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rubya

rubya

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Shiver (Wolves of Mercy Falls)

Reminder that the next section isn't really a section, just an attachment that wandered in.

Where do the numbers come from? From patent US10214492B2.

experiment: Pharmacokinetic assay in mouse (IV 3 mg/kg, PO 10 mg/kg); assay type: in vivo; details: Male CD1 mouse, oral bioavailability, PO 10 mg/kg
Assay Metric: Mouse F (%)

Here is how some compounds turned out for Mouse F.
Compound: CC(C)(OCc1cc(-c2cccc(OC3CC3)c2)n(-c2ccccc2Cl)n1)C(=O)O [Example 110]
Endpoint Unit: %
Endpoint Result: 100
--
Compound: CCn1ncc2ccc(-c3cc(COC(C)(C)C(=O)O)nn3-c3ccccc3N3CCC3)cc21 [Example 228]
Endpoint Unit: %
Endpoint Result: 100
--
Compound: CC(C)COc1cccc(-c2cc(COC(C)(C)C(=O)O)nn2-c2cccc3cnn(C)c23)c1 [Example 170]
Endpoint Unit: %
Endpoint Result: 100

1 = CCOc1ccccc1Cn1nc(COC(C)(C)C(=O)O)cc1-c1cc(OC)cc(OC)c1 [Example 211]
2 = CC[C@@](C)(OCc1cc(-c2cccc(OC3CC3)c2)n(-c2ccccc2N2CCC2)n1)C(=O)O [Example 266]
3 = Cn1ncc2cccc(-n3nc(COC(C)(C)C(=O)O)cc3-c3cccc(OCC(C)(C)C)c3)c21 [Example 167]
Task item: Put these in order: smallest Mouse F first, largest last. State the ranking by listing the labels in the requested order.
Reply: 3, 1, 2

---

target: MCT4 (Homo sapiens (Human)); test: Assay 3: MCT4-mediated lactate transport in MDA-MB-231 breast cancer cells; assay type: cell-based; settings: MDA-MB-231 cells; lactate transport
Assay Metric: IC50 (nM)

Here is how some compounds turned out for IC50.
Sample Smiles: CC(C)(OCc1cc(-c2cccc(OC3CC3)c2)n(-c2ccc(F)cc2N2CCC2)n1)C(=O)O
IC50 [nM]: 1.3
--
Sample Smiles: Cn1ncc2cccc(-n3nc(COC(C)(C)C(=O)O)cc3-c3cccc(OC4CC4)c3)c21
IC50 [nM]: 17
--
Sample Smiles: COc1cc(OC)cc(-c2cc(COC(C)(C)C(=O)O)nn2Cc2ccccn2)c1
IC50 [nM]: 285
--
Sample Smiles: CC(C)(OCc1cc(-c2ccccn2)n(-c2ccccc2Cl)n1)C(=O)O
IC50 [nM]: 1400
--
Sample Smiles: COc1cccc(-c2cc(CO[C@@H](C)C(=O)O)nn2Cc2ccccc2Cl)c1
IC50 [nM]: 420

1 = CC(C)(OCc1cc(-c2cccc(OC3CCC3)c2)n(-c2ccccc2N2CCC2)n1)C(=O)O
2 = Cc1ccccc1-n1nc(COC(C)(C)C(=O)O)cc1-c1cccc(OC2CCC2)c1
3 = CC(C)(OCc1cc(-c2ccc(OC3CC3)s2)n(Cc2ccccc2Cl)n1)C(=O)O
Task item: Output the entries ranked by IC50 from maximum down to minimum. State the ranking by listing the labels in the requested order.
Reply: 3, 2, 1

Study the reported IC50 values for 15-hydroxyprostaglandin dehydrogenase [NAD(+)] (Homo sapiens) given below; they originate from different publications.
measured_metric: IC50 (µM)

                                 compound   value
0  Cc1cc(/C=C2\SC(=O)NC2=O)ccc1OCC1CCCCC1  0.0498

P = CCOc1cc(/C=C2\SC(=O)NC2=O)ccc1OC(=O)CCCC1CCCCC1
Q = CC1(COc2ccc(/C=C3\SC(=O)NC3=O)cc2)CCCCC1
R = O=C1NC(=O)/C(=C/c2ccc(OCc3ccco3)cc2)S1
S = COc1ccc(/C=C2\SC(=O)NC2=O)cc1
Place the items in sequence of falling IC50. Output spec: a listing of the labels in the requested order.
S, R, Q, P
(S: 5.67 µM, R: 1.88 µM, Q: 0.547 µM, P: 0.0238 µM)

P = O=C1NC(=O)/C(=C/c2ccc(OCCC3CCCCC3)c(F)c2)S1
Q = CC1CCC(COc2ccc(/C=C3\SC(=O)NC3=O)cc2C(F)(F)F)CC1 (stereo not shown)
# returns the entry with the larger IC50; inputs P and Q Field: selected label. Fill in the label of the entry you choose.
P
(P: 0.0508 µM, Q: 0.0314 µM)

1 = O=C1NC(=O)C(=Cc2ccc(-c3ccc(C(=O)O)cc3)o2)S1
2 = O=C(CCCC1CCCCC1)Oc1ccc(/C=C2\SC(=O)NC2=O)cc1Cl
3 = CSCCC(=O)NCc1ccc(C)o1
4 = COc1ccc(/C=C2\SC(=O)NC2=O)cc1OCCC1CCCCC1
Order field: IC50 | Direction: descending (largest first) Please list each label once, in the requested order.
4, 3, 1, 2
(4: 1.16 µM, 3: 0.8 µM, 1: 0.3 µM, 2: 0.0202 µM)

Shiver  - Maggie Stiefvater Before I rip into the novel, I want to say that there were many things about this book that I quite enjoyed. There is no doubt in my mind that Stiefvater is a good writer and her prose is lyrical and at times haunting. The concept of the werewolves and the setting were both fascinating in my opinion as well. The problem in my eyes, was that the plot, such as it was, was very, very thin. There seemed to be vague hints of a real plot here and there, but most of the time I felt like I was reading about Sam's fight against the cold- over and over again. There were some interesting plot elements that were thrown in here and there- Beck, Isabel, Jake, Olivia- but they never seemed to coalesce into a unified plot, rather they just seemed to be thrown in at will to fill the pages. Most of the characters were somewhat filled out, even though Grace fell quite flat to me. Grace's obsession with the wolves struck me as bizarre and kind of creepy, particularly since she didn't know what they really were at the beginning. I thought Sam was the most interesting of the cast of characters. Sam loves language and poetry and words- writing (godawful) lyrics in his head- and his struggle with his animal nature is one which involves his desire to keep his "words" and not have to leave them behind and succumb to his baser instincts. I thought Stiefvater captured that nuance brilliantly. Ultimately, a comparison to Twilight must be made, and in contrast to the Twilight series, the supernatural abilities of the wolf pack seem sometimes to be more of a "disability" rather than a key to a rarefied, preternatural world which renders them aristocracts because of their immortality and impossible beauty. To me, that got old fast, as I think that many wish to enter the supernatural world in fiction as a form of escape from society's strictures and as a means of entering the mystery of the woods and the unexplained. In this novel, the werewolves are just as "trapped" in their existence as your typical angsty adolescent and while I can see the appeal to said demographic, for me, it got old very quickly.